In addition, whether you sign a confidentiality agreement or not, try to reveal as little as possible: don’t disclose what you don’t need to! You don’t always have to lay out every detail of your idea (including ideas for the future) or explain exactly how your technology works in your first conversations with investors or other potential partners. Be clear about your lack of transparency and explain exactly what you fear. Sometimes, what you’re willing to reveal will be enough to move things forward.

And don’t be lazy. Make sure that you perform a background check on anyone to whom you intend to disclose sensitive information. What is their reputation in the market? Are they considered a serious investor? If it’s a company, are they known for “adopting” other people’s ideas? Consider too the importance of the connection for you. The bigger the donation from the person you’re considering disclosing information to, the more worthwhile the risk —and the smaller the danger to the venture of revealing that information.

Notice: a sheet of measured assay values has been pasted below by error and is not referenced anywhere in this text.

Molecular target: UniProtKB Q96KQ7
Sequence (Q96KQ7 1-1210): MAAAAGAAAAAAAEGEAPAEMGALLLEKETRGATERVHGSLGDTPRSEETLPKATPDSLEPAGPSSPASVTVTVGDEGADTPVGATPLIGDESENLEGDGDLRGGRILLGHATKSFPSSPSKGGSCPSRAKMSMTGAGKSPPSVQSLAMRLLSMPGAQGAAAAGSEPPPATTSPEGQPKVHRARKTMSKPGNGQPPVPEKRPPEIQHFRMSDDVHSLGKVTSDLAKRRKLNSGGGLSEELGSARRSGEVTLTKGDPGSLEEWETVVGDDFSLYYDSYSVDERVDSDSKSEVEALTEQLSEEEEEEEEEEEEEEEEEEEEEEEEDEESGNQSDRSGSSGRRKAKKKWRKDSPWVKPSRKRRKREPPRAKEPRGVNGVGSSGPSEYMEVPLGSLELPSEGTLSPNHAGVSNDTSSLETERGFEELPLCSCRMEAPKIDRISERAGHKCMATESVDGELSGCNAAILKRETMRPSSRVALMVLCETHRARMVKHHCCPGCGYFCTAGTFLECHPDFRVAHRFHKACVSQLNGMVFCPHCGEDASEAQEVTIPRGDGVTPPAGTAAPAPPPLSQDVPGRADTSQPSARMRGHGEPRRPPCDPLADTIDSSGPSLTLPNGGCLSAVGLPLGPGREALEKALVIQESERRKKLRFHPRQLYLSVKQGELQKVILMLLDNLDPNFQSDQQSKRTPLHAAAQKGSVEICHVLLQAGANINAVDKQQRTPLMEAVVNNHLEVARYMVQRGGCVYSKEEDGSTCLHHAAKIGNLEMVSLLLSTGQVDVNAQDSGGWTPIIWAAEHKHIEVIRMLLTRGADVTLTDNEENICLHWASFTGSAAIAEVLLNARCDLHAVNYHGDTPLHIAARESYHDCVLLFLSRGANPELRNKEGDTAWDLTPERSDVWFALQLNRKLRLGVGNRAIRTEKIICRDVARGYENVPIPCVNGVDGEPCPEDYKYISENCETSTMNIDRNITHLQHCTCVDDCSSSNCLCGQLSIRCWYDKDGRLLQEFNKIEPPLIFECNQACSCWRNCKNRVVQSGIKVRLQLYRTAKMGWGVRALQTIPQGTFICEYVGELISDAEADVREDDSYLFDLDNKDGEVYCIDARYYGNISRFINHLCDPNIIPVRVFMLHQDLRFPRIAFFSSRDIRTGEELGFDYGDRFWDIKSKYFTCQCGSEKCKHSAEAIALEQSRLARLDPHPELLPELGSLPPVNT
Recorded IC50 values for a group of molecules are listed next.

The bottom line is that your window of opportunity to break out and succeed is very narrow and in most cases the right thing to do is to move forward as quickly as possible and talk to as many people as possible who can help you. In my experience, choosing to keep your cards close to your chest almost always turns out to be wrong. Of course, the discussion becomes more complex when it concerns ideas or technology that can be protected by patents, and of course there are other ways to protect your intellectual property that don’t use a confidentiality agreement. I will address them in a separate post.